Thursday, 4 April 2013

Is capitalism efficient?

There has been a lot said recently about growth and the need for it!!! At the same time we have heard a lot about the need for the efficient use of resource in an increasingly resource constrained World, where population and expectation are both growing at an unsustainable pace.

The current neo-liberal capitalist mantra requires that growth is an essential aspect of wealth creation and in turn provides a return on investment to continue the cycle. Most people would probably assume because it is so globally adopted, that it would be an efficient model, but if you stop to ask some questions, the case is not proven. And this is a very important concern for us all.

If you were to think of a plant, an animal or even an eco-system, you can see how through evolution, it has developed a great efficiency. In order to function properly a human needs around 1500 calories per day, however we use many times that amount of energy to support our industries, transport and lifestyles.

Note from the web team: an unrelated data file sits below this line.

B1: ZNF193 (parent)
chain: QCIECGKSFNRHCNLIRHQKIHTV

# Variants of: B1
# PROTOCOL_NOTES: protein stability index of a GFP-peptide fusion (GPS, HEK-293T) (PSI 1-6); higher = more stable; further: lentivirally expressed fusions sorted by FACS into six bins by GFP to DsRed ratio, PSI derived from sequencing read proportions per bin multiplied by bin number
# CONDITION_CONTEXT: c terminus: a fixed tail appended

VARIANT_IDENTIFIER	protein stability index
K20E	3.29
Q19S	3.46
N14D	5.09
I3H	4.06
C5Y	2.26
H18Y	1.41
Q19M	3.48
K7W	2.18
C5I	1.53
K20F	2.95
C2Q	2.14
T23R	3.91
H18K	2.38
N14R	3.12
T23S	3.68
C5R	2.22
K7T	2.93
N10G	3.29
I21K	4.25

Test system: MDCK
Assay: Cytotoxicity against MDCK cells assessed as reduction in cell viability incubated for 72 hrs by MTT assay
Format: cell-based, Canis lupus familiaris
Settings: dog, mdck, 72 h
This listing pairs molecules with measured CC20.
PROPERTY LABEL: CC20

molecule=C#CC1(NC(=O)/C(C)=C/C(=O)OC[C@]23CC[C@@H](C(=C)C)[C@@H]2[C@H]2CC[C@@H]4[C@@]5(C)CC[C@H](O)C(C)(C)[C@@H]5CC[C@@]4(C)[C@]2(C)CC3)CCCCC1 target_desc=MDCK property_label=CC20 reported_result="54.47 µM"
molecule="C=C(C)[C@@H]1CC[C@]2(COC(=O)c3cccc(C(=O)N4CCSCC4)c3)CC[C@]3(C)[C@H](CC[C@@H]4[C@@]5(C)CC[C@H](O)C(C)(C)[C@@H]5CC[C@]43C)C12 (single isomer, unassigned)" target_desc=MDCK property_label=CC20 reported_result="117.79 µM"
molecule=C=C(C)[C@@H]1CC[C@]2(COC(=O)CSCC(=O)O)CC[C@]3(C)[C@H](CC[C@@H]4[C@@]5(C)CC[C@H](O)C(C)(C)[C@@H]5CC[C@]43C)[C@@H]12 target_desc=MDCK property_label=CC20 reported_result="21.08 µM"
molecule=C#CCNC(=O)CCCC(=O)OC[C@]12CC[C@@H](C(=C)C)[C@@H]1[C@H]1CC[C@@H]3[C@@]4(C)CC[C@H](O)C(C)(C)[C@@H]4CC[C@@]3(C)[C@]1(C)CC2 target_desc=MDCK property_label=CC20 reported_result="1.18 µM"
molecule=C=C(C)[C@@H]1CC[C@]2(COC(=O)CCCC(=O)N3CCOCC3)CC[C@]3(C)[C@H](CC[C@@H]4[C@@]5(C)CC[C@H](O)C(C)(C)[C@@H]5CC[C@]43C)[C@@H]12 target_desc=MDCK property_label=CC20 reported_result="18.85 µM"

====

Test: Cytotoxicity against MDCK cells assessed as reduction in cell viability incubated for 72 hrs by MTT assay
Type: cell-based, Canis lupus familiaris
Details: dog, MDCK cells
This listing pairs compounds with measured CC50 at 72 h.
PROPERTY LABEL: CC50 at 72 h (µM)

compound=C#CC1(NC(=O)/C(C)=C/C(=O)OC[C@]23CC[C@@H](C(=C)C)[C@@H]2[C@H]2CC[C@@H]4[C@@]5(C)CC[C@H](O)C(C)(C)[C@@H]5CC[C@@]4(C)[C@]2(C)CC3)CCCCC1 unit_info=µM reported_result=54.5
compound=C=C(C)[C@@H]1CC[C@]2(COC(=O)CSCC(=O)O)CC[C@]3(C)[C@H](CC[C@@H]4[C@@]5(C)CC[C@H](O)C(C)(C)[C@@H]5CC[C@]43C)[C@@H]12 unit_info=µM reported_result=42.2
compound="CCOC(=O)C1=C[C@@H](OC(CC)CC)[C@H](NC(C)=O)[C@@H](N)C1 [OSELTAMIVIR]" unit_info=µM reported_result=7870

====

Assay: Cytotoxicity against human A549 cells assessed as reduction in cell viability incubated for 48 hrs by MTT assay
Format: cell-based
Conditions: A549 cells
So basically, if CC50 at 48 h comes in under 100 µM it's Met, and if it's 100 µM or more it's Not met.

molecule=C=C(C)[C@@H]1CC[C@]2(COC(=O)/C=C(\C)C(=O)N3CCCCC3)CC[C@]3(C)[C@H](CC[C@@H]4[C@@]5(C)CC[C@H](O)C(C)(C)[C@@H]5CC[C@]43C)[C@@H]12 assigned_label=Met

This lust for energy, more than any other single commodity is starting to expose the lie of efficiency and highlight the divergence between social well being, environment and economy. This is borne out time and again by protests against extraction of gas, oil and coal, where it causes environmental damage to a locality, but is justified as being for the greater good (i.e. growth), Protesters are becoming more frequent and fractious globally, with examples like the Keystone XL tar sands pipeline, coal terminals in Australia and numerous other mines and fracking sites.

Instead of aiming for unsustainable continuous growth, we should instead look at what natural capital we have and how we could use it to support our growing global population. In this way we should aim for sustainable use of natural capital, not exploitation in pursuit of growth (wealth accretion). In turn there would still be trade, as the current distribution of natural capital is very uneven. But by working together in this way, we build stronger ties between communities by replacing competition with exchange and collaboration.

Over time we would come to realise the true value of our natural assets and come to the conclusion that their conservation is tied to maintaining sustainable use as opposed to exploitation and degradation. I would suggest that this is a more efficient economy!